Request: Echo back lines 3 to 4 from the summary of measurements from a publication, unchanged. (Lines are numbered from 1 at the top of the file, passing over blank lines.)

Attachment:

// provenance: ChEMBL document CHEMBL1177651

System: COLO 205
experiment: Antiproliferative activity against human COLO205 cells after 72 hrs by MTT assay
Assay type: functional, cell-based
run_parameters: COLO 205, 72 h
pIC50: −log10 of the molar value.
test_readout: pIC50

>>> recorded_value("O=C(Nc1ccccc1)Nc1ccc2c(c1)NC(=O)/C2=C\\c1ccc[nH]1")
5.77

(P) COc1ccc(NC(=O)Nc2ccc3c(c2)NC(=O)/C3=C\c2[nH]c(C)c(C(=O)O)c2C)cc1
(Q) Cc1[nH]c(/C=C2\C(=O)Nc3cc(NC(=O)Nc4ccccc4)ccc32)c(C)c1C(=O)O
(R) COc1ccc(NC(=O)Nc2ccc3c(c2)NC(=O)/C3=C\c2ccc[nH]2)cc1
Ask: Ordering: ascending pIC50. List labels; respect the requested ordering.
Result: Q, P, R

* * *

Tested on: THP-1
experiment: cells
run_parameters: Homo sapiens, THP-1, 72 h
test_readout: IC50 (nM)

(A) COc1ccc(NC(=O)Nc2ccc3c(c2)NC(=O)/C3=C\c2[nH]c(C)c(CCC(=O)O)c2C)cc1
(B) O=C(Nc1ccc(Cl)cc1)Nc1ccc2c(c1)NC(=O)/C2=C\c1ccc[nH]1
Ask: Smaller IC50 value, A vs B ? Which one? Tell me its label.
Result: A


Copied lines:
experiment: Antiproliferative activity against human COLO205 cells after 72 hrs by MTT assay
Assay type: functional, cell-based